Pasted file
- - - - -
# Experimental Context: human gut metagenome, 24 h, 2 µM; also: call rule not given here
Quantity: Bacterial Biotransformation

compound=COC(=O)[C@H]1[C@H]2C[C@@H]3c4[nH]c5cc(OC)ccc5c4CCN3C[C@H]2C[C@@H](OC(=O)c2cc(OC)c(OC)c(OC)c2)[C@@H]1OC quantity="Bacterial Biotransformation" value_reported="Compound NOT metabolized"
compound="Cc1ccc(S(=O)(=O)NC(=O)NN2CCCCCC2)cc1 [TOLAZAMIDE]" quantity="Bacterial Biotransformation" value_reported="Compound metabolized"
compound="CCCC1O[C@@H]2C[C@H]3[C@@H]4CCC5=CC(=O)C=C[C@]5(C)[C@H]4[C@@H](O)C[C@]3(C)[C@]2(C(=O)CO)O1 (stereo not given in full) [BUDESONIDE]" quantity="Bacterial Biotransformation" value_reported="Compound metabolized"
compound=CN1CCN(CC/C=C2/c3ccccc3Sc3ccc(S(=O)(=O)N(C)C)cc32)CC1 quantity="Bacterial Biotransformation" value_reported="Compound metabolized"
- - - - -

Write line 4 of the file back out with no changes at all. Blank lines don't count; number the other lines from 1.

compound="Cc1ccc(S(=O)(=O)NC(=O)NN2CCCCCC2)cc1 [TOLAZAMIDE]" quantity="Bacterial Biotransformation" value_reported="Compound metabolized"